by Robin Lloyd-Jones
This is the first in a series of three essays which explore the same sort of themes and wisdom that emerged when I interviewed twenty writers over seventy for the book Autumn Voices: the importance of letting go; recognising that later life can hold many joys and that, as one door closes, another opens.
As I get older I tend not to drive as far as I used to before beginning a hillwalk or launching my kayak. A long drive was worth it when a typical day in the mountains or on the water lasted seven or eight hours and occasionally went into double figures. Now, at age eighty-three, I am pleased with myself if I manage three or four hours. Since my rule has always been not to spend more time driving there and back than I spend on the actual activity, the distance I am prepared to travel is becoming shorter and shorter.
These days I visit the places I overlooked and drove past on my way to the bigger mountains, the more challenging waters and the remoter parts of Scotland. And very rewarding it has been. However, what I want to write about here are the places which are really near, places not more than two or three minutes from my back door, five minutes at the most. That is to say, I am going to write here about our garden and the sea shore beyond it.
A high stone wall marks the garden’s western boundary. Constructed of sandstone blocks held together by mortar, it was built in 1850, at the same time as the house. Since then it has received only a minimum of repair. In places the mortar has disintegrated, leaving gaps between the stones – little crevices and caves, Bug Hotel and des res for minibeasts of all sorts. With a torch in one hand and a large magnifying glass in the other an hour can easily slip away as I become lost in another world.
The wall is cracked, pitted and eroded by salt winds and the frosts of 168 winters. I like to close my eyes and run my finger-tips over its uneven, abrasive surface, exploring its variety of gritty textures. Its Braille-like messages are ‘eloquent to my hands.’(1) I encounter a miniature moss maze where circular grooves have been chiselled into the stone, for what purpose I do not know. The lichens feel rather like a thick coat of peeling paint, sometimes crusty and fibrous, sometimes powdery. Then my skin informs me I’m touching a lichen described as squamulose – one with small, leafy scales. Lichens cover about 6% of the Earth’s land surface. They are certainly covering more than that on our wall. Lichens are not plants, but an organism that emerges from a partnership between fungi and algae. The fungi protect and house the algae; and the algae, through photosynthesis, provide food for the fungi. These miniature eco-systems are among the oldest living things on our planet. Opening my eyes I am treated to a visual feast of whites, greys, and orangey-yellows. The lichens’ shapes are food for the imagination, too – archipelagos, mythical landscapes, coded messages from Mars, abstract paintings.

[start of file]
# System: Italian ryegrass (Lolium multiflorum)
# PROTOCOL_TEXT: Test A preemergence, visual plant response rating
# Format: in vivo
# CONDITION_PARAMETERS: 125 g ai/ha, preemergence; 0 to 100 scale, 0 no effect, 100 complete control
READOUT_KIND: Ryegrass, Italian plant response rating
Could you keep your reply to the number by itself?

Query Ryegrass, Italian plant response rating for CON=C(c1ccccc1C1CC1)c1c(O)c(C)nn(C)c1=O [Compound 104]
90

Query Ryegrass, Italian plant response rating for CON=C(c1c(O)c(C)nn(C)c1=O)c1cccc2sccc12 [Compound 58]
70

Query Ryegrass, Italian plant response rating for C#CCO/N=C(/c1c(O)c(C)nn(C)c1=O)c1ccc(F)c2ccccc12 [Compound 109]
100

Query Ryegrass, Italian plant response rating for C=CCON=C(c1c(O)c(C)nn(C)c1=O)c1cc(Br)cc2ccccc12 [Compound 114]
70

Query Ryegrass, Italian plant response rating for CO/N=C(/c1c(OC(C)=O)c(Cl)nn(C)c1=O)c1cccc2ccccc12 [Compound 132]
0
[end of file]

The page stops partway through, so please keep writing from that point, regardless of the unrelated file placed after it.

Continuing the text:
On the other side of the garden, in a corner between another wall and a boundary hedge, is a small pond. This was dug about twelve years ago by my wife and me for the benefit of the wild Mallard ducks which fly in most mornings. Here, in this protected space, overhung by the branches of a lime tree, the ducklings can safely swim, watched over by their mother. Anywhere else in the garden or on the shore crows and seagulls pick them off. Watching the ducks gives immense pleasure, so does watching the pond itself. Although we change the water in the pond regularly, it doesn’t take long in Summer and Autumn for it to develop a greenish hue and for leaves, flowers and petals to fall into it. They drift in constantly shifting patterns and juxtapositions of colour. I spend hours recording these amazingly beautiful natural happenings with my camera. As I write this I have in front of me several photographs. One shows a fragment of down, afloat in liquid jade, sailing over a submerged leafy shape in soft, dark emerald. Another shows a red and purple fuchsia flower lying on a golden autumnal leaf. Around it are more leaves, half rotted, their skeletons revealed against a background that slides from viridian into turquoise and aquamarine. Translucent bubbles overlay some of the leaves as does the duckweed, its small oval shapes in the palest tea-green like the brush strokes of a pointillist painter. This humble pond is a gallery of ephemeral aquatic art and I could fill a gallery with photographs by way of praise and celebration.